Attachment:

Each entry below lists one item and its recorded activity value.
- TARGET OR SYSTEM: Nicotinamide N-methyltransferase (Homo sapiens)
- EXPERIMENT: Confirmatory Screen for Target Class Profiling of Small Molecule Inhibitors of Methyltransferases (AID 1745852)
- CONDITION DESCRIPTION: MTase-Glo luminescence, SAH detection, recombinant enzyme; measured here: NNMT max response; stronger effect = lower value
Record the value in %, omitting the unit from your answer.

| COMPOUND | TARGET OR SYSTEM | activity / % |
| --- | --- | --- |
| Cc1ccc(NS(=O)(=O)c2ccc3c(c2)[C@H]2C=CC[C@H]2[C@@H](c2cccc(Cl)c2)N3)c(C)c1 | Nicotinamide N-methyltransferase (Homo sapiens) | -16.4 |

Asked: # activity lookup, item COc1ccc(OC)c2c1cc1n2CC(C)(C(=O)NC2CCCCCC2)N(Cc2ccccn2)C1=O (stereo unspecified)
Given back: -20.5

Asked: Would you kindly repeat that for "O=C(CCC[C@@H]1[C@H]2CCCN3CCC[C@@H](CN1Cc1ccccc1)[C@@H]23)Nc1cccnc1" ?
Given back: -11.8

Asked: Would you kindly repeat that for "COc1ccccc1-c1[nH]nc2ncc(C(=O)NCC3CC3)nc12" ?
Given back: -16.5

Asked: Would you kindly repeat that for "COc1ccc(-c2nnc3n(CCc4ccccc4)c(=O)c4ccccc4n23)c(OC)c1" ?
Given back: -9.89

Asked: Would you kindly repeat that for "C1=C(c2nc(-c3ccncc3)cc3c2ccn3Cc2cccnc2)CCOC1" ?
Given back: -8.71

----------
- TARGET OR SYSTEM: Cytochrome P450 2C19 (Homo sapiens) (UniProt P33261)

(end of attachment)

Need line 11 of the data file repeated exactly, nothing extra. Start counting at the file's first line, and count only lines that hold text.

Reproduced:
Asked: Would you kindly repeat that for "O=C(CCC[C@@H]1[C@H]2CCCN3CCC[C@@H](CN1Cc1ccccc1)[C@@H]23)Nc1cccnc1" ?